November 25

Percy Sledge (November 25, 1940 – April 14, 2015) was an American R&B, soul and gospel singer best known for the song "When a Man Loves a Woman".

John Herman Henry Sengstacke (November 25, 1912 – May 28, 1997) was an African-American newspaper publisher and owner of the largest chain of black newspapers in the country. He was also a civil rights activist and worked for a strong black press, founding the National Newspaper Publishers Association in 1940, to unify and strengthen African-American owned papers. The nephew of Robert Sengstacke Abbott, Sengstacke was his designated heir to take over his Chicago Defender, which he did after his uncle's death in 1940. He worked with President Franklin D. Roosevelt to have African-American reporters in the White House and to create jobs in the United States Postal Service for African Americans.


David Abner, Jr. (November 25, 1860 - July 21, 1928) became the first African American to graduate from a Texas institution of higher learning when he received his degree from Bishop College in 1881. His father, politician and businessman David Abner Sr, had been a founding trustee of the college. Abner served as president of Guadeloupe College and Conroe College and was president of the Colored Teachers State Association of Texas before being named director of the National Baptist Convention Theological Seminary in Nashville.

Joe Gans (born Joseph Gant, November 25, 1874 - August 10, 1910) was rated as the greatest lightweight boxer of all time by boxing historian and Ring Magazine founder, Nat Fleischer and was known as the "Old Master." He fought from 1891 to 1909. He was the first African-American World Boxing Champion, reigning continuously as World Lightweight Champion from 1902 to 1908. Gans died of tuberculosis at age 36.
William DeHart Hubbard (November 25, 1903 - June 23, 1976) was the first African American to win Olympic gold in an individual event, the running long jump in 1924. He also held NCAA titles in the long jump (1923, 1925) & 100 meters (1925) before graduating with honors from the University of Michigan. He spent his career in government work, retiring as race relations adviser of the Federal Housing Authority in Cleveland. He was a member of Omega Psi Phi fraternity.
Nathaniel "Nat" Adderley (November 25, 1931 – January 2, 2000) was an American jazz cornet and trumpet player who played in the hard bop and soul jazz genres. He was the brother of saxophonist Julian "Cannonball" Adderley, whom he remained very close to in his career but under whose shadow he lived for most of his life. Nat Adderly's "Work Song" is a jazz standard which also became a success on the pop charts after singer Oscar Brown, Jr. wrote lyrics for the tune.

Percy Sledge (November 25, 1940 – April 14, 2015) was an American R&B, soul and gospel singer best known for the song "When a Man Loves a Woman", a No. 1 hit on both the Billboard Hot 100 and R&B singles charts in 1966. It was awarded a million-selling, Gold-certified disc from the RIAA. Having previously worked as a hospital orderly in the early 1960s, Sledge achieved his strongest success in the late 1960s and early 1970s with a series of emotional soul songs. In later years, Sledge received the Rhythm and Blues Foundation's Career Achievement Award. He was inducted into the Rock & Roll Hall of Fame in 2005.


On November 25, 1922, Marcus Garvey spoke to a crowd of 50,00 at Madison Square Garden on the objectives of the Universal Negro Improvement Association, the organization he believed would lead the worldwide movement toward black liberation. "We represent peace, harmony, love, human sympathy, human rights and human justice, and that is why we fight so much. Wheresoever human rights are denied to any group, wheresoever justice is denied to any group, there the U. N. I. A. finds a cause."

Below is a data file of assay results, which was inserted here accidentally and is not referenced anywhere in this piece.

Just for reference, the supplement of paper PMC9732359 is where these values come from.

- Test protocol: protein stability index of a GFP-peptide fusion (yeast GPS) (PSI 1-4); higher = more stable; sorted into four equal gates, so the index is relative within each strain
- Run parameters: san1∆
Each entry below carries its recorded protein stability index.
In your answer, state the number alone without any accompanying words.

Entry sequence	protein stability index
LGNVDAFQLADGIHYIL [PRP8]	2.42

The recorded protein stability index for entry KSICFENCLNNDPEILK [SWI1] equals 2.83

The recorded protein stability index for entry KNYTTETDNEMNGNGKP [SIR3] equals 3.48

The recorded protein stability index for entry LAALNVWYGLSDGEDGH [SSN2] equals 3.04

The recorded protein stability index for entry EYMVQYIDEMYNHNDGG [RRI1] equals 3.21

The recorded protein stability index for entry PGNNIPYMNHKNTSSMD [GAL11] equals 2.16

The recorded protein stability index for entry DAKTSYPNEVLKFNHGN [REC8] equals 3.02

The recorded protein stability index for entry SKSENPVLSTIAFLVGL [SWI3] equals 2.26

On November 25, 1955, the Interstate Commerce Commission (ICC) banned racial segregation on interstate buses, train lines, and in waiting rooms. The ICC ruled that “the disadvantages to a traveler who is assigned accommodations or facilities so designated as to imply his inferiority solely because of his race must be regarded under present conditions as unreasonable.”

On November 25, 1997, the legendary Eddie Robinson of Grambling State University coached his last game as head coach. This closed out a career spanning 57 years. He has the NCAA record for wins at 402. The closest to Eddie Robinson’s record is ‘Bear’ Bryant of the University of Alabama at 323 wins.

Photo Gallery

Portrait photograph of Peter Abrahams by Carl Van Vechten.. New York, November 25, 1955

After leaving the ‘Club Americana’, a Saturday night jazz club open from midnight until 7 a.m., American troops and their girlfriends wait at Piccadilly Circus Station for the first train home, London, 25th November 1955. Via Hulton Archive / Getty

Tina Turner in motion, captured by the legendary photographer Jack Robinson on November 25, 1969 in New York City.

Sasha and the pardoned turkey, November 25, 2009


Front page of the November 25, 1899 edition of the Washington, D.C.-based paper. It was initially published under the name The Weekly Advocate, New York's Colored American was a weekly newspaper whose length was four to six pages. It circulated in free black communities up and down the northern seaboard.

Harlem-born Audrey Smaltz, Miss Transit of 1954 in Jet, November 25, 1954.

Marian Anderson and Husband Orpheus H. Fisher at Metropolitan Opera Company Opening - Jet Magazine, November 25, 1954

This Our Dark Country: The American Settlers of Liberia by Catherine Reef. $15.30. Reading level: Ages 10 and up. Author: Catherine Reef. 144 pages. Publisher: Clarion Books. Publication: November 25, 2002.


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